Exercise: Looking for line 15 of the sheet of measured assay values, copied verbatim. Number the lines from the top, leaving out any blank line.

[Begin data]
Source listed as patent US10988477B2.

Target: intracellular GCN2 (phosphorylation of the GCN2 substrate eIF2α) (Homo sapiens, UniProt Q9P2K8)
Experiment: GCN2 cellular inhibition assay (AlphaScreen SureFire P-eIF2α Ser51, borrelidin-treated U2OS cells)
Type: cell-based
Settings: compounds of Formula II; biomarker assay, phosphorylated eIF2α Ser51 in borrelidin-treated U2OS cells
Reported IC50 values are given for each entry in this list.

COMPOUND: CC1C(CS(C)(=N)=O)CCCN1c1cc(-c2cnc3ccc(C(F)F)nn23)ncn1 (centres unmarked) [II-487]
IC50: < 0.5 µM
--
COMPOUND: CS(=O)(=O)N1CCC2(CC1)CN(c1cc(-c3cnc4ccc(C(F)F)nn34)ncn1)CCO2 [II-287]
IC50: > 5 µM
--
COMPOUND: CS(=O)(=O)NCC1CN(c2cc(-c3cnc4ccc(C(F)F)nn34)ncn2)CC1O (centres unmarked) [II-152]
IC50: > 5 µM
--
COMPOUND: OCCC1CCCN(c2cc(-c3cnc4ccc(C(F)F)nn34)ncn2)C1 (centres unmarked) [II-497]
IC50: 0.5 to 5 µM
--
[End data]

--